Once you figure out what you’re trying to build, the problem you’re trying to solve for the customer and yourself, and how you’re going to resource it, there are two very important partnership decisions: who is the technology provider you’re going to work with, and who is the bank you’re going to work with.

The first question is: how big is my audience, and how complex is my offering? If it's small and not complex, go with a provider that solves for that. If it's medium complexity, you have a little bit more options. And then if it's large, you really only have a couple of options, and you want to pick the one that is geared for what you're solving – for whether it's a small payment experience or a broader sort of digital wallet. 

Then the second question is: who is your bank partner going to be? It’s sort of a Choose Your Own Adventure, because some tech providers will send you to one very specific bank provider, while others  will say ‘come and bring your own bank’. 

At Helix, we have an array of banks, so when customers come to us, we ask, ‘What's your long term vision? What are the products that you want to add over time? What are the challenges that your demographic has? What are the core things that are important to you from a bank partner?’ We ask those questions because we've been through this before – we've seen partnerships that succeed, and partnerships that failed – and ultimately we realized that making the right marriage upfront saves you so much time and hassle down the line

If you can get those two things right, there are still going to be roadblocks, but you will be prepped for that and adjust your product to fit your changing needs of your customer; you can work with your bank on how to roll out that next piece of functionality in a compliant way, and be sure that when auditors come in and take a look at your stack, they'll feel comfortable, as opposed to being worried that you might be skirting some rules or skipping a few steps.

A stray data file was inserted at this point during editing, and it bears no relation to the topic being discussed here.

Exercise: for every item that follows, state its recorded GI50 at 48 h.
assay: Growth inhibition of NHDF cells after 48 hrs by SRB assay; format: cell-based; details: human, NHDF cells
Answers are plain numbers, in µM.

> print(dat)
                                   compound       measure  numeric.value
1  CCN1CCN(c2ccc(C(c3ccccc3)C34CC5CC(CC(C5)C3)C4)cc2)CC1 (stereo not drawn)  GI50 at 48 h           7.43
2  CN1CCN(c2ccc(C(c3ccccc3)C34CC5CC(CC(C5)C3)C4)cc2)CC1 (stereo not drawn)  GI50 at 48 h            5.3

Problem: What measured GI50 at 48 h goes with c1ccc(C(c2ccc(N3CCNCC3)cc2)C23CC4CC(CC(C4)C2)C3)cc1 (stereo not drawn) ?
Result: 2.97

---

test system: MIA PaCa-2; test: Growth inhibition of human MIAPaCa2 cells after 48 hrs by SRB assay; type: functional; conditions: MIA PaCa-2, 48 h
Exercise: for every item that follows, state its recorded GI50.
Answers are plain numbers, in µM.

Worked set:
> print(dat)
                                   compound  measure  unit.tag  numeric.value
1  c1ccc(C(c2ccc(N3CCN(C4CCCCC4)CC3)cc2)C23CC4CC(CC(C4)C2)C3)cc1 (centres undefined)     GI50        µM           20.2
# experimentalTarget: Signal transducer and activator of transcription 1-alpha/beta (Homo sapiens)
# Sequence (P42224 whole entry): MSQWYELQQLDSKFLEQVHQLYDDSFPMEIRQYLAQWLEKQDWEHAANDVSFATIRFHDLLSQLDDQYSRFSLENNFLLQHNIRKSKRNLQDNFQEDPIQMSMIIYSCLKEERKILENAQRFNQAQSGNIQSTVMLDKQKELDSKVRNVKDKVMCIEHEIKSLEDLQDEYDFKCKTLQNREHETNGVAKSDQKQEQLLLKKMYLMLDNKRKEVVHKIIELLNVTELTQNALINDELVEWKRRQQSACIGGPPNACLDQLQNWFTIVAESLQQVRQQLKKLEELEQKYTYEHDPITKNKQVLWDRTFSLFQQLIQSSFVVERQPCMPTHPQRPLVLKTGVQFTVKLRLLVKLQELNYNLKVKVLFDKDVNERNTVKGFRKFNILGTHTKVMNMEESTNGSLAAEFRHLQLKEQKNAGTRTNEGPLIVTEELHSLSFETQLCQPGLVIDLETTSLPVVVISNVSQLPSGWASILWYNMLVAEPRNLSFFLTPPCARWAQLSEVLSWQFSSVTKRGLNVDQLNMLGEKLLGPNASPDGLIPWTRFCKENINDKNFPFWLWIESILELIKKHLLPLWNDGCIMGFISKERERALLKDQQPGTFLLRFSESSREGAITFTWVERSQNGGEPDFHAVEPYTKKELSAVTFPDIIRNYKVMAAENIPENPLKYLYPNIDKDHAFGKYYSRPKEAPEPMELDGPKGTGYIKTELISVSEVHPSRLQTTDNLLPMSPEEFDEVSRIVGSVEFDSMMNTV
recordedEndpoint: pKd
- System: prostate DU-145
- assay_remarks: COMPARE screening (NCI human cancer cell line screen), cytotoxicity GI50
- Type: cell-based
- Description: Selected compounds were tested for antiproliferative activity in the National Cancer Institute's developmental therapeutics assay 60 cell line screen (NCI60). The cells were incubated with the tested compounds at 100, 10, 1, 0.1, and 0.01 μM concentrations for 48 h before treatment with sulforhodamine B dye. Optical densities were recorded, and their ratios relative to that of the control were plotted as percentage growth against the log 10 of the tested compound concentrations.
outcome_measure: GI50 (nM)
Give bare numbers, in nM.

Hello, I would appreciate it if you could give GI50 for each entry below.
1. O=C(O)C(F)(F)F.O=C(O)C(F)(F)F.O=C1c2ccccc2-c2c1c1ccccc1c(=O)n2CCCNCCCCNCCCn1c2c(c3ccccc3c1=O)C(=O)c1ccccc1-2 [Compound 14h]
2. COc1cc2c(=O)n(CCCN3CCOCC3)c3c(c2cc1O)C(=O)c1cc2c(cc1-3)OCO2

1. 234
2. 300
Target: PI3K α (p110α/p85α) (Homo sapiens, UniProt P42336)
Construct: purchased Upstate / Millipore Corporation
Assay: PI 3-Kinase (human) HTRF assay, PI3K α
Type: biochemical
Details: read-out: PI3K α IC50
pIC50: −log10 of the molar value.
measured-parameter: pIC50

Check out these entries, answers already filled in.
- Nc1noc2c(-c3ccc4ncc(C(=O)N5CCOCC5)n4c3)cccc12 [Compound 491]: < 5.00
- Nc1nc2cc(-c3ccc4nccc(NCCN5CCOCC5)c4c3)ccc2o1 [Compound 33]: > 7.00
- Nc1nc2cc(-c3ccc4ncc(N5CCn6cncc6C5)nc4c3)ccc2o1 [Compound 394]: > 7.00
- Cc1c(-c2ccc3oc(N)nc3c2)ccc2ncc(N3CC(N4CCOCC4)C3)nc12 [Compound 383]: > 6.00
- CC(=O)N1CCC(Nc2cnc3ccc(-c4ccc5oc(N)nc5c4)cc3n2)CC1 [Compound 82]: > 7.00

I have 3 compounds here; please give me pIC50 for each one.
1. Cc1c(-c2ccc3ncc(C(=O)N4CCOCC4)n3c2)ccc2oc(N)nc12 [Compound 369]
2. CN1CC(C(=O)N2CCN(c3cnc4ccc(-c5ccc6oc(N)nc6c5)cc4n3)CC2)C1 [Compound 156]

I appreciate describing the choice of picking partners like a marriage – that’s pretty intuitive about some of the nuances and complexities in those relationships.

So we've talked about determining whether getting into Banking as a Service is right for me as a company, and about this marriage with banking and technology partners. What other insights might you have about how a company can improve its chances of launching successfully?

Look at what is successful, and don't try and copy – just try and apply similar principles. 

And so today, if you look at who are some of the most successful players out in the space, you'll see Square, Credit Karma, Chime. If you expand beyond banking, you'll see firms like Klarna. 

The first thing that all these companies did is make it extremely simple. If your product is complicated, it doesn't matter who your demographic is, people are not going to use it. The reason that fintech exists is to simplify something that's historically been very complicated.